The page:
John Galyen, president of Danfoss North America
Originally published: 01.01.11 by Terry Tanker
Back in September, I wrote a column about planning for pending tax-code changes. Now, after mid-term elections and a change of power in Congress, President Obama and Congress have pushed through a new tax deal that keeps the current tax structure in place and is about 180 degrees away from what was proposed back then.
The new plan gives temporary relief in many areas I discussed in September, specifically: the Alternative Minimum Tax; the death tax — or as some of you corrected me — the Estate Tax; investment incentives; unemployment incentive; unemployment insurance and benefits; payroll tax reduction (for employees); and the most important for our industry — the energy tax incentives for energy efficiency (although, these have been reduced greatly).
Predictably, Republicans argued the deal did not go far enough, and Democrats continue to be incensed. One thing is certain — it’s virtually impossible to change people’s minds on the political front, especially with regard to how individuals and businesses should or should not be taxed. Seriously, have you ever won this discussion at a party or with a friend who had a totally different position than
My follow-up column in October centered on wasteful government spending — (and thanks to all of you who wrote in with examples you found in local, state, and federal budgets). One of the most recent examples just occurred at the Treasury Dept. And, since we know a thing or two about printing, we had to laugh and cry about the debacle over printing the new Benjamin Franklin $100 bills.
More than 1.1 billion $100 bills are being stored in two highly fortified government warehouses after printing problems left them unusable. Officials say a production error has left as many as 30% of the notes with a blank strip on their face, which only appears after they are pulled flat. The cost to print the notes was roughly $120 million, and the Treasury Dept. is now trying to design and build a machine that can identify the faulty $100 bills and separate them from the correctly printed ones.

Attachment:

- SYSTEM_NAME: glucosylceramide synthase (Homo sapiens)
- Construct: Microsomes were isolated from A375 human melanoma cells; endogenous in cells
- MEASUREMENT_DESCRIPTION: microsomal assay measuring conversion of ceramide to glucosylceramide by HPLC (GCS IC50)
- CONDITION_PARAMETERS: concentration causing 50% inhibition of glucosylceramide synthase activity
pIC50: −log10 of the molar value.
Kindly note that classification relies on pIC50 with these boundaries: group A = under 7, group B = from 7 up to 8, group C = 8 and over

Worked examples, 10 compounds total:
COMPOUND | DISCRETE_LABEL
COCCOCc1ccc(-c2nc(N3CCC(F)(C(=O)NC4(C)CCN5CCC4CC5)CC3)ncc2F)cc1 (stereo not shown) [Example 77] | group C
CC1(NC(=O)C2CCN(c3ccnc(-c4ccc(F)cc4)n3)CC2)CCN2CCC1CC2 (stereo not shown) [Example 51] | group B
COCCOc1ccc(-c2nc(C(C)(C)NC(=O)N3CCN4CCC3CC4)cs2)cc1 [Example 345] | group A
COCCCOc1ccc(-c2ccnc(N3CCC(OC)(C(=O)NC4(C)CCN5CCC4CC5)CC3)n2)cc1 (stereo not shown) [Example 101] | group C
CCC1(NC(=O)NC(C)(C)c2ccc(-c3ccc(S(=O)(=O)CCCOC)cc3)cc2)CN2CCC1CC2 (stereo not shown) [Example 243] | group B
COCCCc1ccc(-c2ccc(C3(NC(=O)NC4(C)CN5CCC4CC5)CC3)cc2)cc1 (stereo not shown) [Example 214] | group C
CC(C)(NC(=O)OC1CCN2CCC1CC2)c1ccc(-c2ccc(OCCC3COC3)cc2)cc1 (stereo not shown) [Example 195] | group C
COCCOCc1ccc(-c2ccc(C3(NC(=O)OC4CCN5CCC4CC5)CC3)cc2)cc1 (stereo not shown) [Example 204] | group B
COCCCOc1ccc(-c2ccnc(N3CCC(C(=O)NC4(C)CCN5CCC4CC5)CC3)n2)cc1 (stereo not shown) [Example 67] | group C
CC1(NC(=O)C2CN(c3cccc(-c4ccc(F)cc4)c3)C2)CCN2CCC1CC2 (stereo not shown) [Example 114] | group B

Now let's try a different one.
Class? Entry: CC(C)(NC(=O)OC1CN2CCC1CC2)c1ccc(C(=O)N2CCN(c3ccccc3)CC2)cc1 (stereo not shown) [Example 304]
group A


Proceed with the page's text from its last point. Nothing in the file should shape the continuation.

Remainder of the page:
Sorting them by hand would take workers between 20 and 30 years, they estimate, whereas a mechanical system would complete the task by 2012.
We have a new columnist joining us, Charles McCrudden, vice president of government relations at the Air Conditioning Contractors of America. He contributes the first of four columns this month. Charlie will be updating readers on legislative and regulatory happenings in Washington, D.C., that will have an impact on the hvacr industry, and more specifically on hvacr contractors. We hope you enjoyed the Best of 20 Questions on Leadership in December. Based on your input, we may make it a regular edition to our December line up. So, please give us your thoughts and respond to me directly at email@example.com.
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Terry has over 23 years of experience in the advertising and publishing industries. He began his career with a business-to-business advertising agency. Prior to forming Hutchinson Tanker Ltd. and HVACR Business in January 2006, he spent 20 years with large national publishing and media firm where he was the publisher of several titles in the mechanical systems marketplace.
In addition to his experience in advertising and publishing, Terry has worked closely with numerous industry-related associations over the years including AHRI, AMCA, and ABMA. He has also served on the Board of Directors for the American Boiler Manufactures Association (ABMA) and as chairman, for both the Associates Committee and the Marketing Communications Committee of ABMA.
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